What Is a Project Description and How Do You Write One?

By Indeed Editorial Team

Updated December 4, 2022

Published May 14, 2022

The Indeed Editorial Team comprises a diverse and talented team of writers, researchers and subject matter experts equipped with Indeed's data and insights to deliver useful tips to help guide your career journey.

Project descriptions provide team members and stakeholders with an overview of team projects. These descriptions include components like company goals, stakeholders, and deadlines. By knowing more about these descriptions, you can create more effective documents. In this article, we discuss the definition of project descriptions, review a step-by-step guide to help you develop these descriptions, and provide a list of tips for writing effective project descriptions.

What is a project description?

A project description describes an overview of projects, along with their primary functions, ideas, and goals. These documents can help you and your team identify potential challenges you may encounter when working on projects. You can determine which strategies to use for effective project completion and describe the work, along with the time required to complete the project.

Team leaders often develop these documents during the initial stages of projects to provide stakeholders and sponsors with information about the project. These documents help ensure that all members of your team have a clear understanding of project requirements and help stakeholders determine whether they want to fund projects.

What does a project description include?

Here's a list of the components associated with descriptions of projects:


You typically outline the goals of projects in their descriptions, along with potential objectives. When describing the goals, it's beneficial to list any secondary tasks that may contribute to the larger project. This helps your team work toward a collective objective and helps ensure that all team members have a clear understanding of the completion requirements.

Related: What Is a Project Goal? (With Benefits, Tips, and Examples)

Stakeholders list

This document may also provide a list of stakeholders, along with their involvement. Including a list of stakeholders also helps ensure that all members of the company understand the role of company stakeholders. When issues arise, both stakeholders and team leaders can review this list and invite stakeholders to meetings to help solve those issues.

Success criteria

Project descriptions include the criteria required for the success of projects. These criteria consider measurable variables that provide you with a finishing goal for that project. For example, if the primary goal of the project is to respect the project's budget, you know the project is a success when the team completes it while maintaining the budget. You can also set goals that consider project resources, like reducing the number of resources required by 70%. When you reach that percentage, you can consider the project successful.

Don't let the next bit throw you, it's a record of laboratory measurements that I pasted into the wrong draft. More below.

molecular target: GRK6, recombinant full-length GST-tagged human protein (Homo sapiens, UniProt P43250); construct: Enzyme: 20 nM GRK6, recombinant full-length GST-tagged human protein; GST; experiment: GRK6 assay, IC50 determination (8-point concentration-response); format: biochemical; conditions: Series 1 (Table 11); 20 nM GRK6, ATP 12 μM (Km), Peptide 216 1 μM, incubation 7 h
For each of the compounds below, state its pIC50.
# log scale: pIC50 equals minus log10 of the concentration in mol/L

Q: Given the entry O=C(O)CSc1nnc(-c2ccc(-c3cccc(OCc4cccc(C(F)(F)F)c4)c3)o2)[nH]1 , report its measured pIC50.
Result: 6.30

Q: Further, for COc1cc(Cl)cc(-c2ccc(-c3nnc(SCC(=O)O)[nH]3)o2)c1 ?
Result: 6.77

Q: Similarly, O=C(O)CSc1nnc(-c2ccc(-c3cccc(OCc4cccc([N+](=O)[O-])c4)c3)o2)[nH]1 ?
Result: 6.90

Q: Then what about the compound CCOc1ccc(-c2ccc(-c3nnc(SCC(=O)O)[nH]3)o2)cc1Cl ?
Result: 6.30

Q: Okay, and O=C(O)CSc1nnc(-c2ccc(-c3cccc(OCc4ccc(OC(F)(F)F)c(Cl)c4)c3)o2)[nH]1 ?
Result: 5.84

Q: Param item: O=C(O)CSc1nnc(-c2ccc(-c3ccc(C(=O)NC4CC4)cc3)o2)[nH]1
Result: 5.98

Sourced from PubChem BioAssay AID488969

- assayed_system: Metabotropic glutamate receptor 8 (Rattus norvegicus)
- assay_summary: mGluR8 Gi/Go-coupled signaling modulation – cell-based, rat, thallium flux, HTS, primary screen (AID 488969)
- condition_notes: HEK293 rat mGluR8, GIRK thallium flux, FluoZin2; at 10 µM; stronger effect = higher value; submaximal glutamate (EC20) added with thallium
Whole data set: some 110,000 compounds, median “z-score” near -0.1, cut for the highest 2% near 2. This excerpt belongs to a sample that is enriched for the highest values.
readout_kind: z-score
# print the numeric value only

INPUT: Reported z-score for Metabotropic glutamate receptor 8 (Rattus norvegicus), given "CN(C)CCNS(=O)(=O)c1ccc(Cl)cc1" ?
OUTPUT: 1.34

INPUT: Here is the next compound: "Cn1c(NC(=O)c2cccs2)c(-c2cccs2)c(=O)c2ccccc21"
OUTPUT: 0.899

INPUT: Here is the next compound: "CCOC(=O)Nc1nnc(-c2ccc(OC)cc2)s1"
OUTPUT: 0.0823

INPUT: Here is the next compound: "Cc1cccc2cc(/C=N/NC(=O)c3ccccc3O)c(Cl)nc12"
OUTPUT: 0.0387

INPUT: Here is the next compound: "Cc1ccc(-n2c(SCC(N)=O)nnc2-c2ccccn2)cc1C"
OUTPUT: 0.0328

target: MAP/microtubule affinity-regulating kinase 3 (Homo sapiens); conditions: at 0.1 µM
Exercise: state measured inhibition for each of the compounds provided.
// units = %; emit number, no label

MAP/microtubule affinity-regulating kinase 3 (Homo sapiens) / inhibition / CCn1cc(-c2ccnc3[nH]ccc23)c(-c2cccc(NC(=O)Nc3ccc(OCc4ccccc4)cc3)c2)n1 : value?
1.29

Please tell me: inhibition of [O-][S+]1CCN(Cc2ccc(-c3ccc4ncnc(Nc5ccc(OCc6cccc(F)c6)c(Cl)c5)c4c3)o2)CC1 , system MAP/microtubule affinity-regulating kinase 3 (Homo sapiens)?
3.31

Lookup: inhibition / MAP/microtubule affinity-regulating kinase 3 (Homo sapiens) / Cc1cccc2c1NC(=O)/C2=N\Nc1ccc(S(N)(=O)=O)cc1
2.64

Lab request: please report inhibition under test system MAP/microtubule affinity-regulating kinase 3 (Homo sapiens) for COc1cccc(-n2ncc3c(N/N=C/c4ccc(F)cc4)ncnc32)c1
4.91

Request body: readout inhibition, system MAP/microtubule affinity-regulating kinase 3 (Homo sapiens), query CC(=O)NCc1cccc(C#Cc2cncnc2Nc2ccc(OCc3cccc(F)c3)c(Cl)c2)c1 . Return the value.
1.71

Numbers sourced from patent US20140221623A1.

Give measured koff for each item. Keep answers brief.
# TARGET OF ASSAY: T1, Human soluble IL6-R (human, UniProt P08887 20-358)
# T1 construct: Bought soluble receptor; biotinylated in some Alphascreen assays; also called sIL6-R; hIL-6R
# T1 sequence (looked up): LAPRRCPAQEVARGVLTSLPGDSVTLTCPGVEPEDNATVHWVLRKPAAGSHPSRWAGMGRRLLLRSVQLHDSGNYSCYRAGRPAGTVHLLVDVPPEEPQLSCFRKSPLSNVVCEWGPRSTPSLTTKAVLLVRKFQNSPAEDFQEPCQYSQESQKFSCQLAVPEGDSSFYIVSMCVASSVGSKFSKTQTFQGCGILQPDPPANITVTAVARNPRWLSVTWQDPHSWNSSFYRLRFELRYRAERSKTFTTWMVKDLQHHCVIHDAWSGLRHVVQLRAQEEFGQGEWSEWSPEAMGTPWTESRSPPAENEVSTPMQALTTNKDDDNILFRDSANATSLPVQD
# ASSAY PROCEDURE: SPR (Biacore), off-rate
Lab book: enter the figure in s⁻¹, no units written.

Related: What Are SMART Goals for Project Managers? (With Tips)


The description of projects typically includes the deliverables and their timelines. This helps both team leaders and members obtain information about the time permitted to complete various projects. These descriptions provide a clear schedule that details all tasks and their deadlines.

Related: 6 Steps for Making Timelines (With Tips and Benefits)

How to write an effective description

Here are some steps you can follow when writing a project description:

1. Assign a title

When developing project descriptions, the first thing to consider is the project's title at the beginning of the description. You may want to review the relevance of the title in comparison to the project to help ensure that it's short and clear. The title provides team members and stakeholders with an idea of the project's details.

2. Summarize the project

When writing project descriptions, team leaders typically develop a clear summary of the project's proposal. You may want to consider including a description of the project, the tasks involved in the project, and the goals you want to accomplish. You can also complete a brief introduction that provides an overview of the project and the details you plan to discuss in the rest of the description. The introduction is usually one paragraph, which prevents repetition and wordiness.

3. Establish the purpose

When creating descriptions of projects, you can include the purpose of the project, along with your intentions when completing the project. This component of project descriptions addresses potential issues and how the project can improve the company's success. Many project managers use this opportunity to describe how the project relates to the company's organizational goals and culture. This provides stakeholders with more information about the project and how it impacts them.

Related: Project Manager vs. Project Coordinator: What Makes Them Different?